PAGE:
by Samuel Sukhnandan
As A Partnership for National Unity (APNU) marked its ninth anniversary on Wednesday, the five-party coalition said that calls for the David Granger administration to concede defeat are premature, as the electoral issues are still before the courts.
During a live broadcast on social media by the APNU+AFC, chief party spokesman, Joseph Harmon said that the APNU supports the coalition statement that “our electoral process is still not complete and that calls to concede in the circumstance from whatever source it comes are prematurely a coercive ploy, a violation of our constitution and laws, and we will not bend.”
Several international organizations including several major allies to Guyana have all called for an end to the election impasse here, saying that a declaration should be made based on the CARICOM-certified recount, which shows a victory for the People’s Progressive Party Civic (PPP/C).
On Wednesday, the United States (US) through its Secretary of State, Mike Pompeo, announced visa sanctions for Guyanese officials and their families for “undermining democracy.”
But Harmon told the press during the broadcast that this was not communicated to the government. “We are not aware of that and as I said, as a government, I for sometime acted as the minister of foreign affairs, and usually you would not act until you received formal communication from that country or responsible officer in that country,” he said, pledging to provide a comment on the issue when this is formally communicated.
However, US Ambassador to Guyana Sarah-Ann Lynch declined to say whether there was need for a formal notification of the sanctions to the Guyana government. “I can’t comment on that,” she said when asked. She indicated that Mr. Pompeo’s announcement was public. “The public was notified yesterday through the Secretary of State,” she said.
The Guyana government has already expressed regret at the US’ decision. For their part, APNU’s Aubrey Norton and Harmon reiterated that the announced sanctions appeared geared to pressure the Chief Justice Roxane George-Wiltshire. But the American Ambassador recalled that the US had for several weeks been cautioning against violating democratic principles.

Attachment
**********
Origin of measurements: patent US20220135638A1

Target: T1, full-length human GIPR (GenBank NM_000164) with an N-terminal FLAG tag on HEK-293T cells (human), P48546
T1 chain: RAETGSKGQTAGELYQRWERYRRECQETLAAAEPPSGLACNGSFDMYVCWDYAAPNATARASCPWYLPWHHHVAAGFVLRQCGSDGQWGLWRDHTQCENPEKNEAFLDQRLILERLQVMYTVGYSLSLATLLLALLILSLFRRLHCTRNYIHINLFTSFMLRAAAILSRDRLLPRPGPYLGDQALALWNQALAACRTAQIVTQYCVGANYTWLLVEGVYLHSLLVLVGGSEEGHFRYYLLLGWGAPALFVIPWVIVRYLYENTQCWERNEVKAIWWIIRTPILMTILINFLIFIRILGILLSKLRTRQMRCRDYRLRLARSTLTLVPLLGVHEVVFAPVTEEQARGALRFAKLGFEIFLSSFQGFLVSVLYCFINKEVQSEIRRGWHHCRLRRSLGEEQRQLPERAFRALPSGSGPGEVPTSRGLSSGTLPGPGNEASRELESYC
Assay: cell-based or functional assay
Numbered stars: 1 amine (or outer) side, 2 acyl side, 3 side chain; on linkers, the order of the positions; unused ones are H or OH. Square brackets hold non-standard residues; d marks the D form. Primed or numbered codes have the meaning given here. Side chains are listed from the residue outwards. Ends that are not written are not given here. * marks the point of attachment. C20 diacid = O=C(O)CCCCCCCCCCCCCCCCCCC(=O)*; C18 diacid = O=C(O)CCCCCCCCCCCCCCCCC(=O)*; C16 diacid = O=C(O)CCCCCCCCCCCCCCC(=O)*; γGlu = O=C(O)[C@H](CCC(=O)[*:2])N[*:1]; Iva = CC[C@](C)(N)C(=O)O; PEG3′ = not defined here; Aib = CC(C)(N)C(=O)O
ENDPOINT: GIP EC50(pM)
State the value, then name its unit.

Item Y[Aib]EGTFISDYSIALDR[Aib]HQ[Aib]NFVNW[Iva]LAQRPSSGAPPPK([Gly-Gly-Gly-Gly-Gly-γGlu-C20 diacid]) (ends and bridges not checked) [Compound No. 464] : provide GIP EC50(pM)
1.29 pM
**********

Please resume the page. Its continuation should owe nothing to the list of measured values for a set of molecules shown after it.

Meanwhile, Harmon in his statement said Guyana is an independent and sovereign state and respects and cherishes its relations at a diplomatic level with all states, but it stands firm against any threats or actions which are aimed at violating the trust which exists between “our leadership and our people.”
“We will, with patient restraint, await the lawful outcome of our electoral process,” he asserted.
Ambassador Lynch said the visa restrictions took immediate effect and that the Consular Department would be contacting affected visa holders.
On Tuesday, a case was filed by APNU+AFC supporter Misegna Jones in the High Court blocking the Guyana Elections Commission (GECOM) from using the recounted, valid and certified results to declare the results of the March 2, 2020 elections, and instead compel the seven-member commission to use the 10 district declarations.
Chief Justice Roxane George will on Friday, July 17, hear oral arguments by the various parties and a ruling could be given by Sunday.
The Caribbean Court of Justice (CCJ) in its recent ruling scrapped the Chief Election Officer (CEO), Keith Lowenfield’s report that shows the governing coalition was expected to be declared the winner of the March 2, 2020 elections.
In fact, CCJ President, Justice Adrian Saunders said categorically in its unanimous decision by the panel of judges that “the court also declared that the report of the Chief Elections Officer of 23rd June, 2020 is similarly of no effect.”
Saunders said the CEO was now expected to submit a report based on tabulated results of the recount, as the GECOM cannot address concerns about alleged voter fraud or annul the elections. The GECOM Chairman had said aggrieved parties could file an elections petition in accordance with the law and the constitution.
Harmon, however, maintained his stance that the CCJ ruling invalidated the recount process indicating that the Chairman of the GECOM Claudette Singh was obliged to act in full accordance with the Constitution of Guyana and the judgment of the CCJ and declare the election results based on the report presented by the CEO.
The GECOM chair on July 13 set aside the 10 district declarations and ordered that Lowenfield a third time to submit a report using figures from the national vote recount- the only figures now available. The next day before Lowenfield could have submitted his report, a court action was filed halting that process again.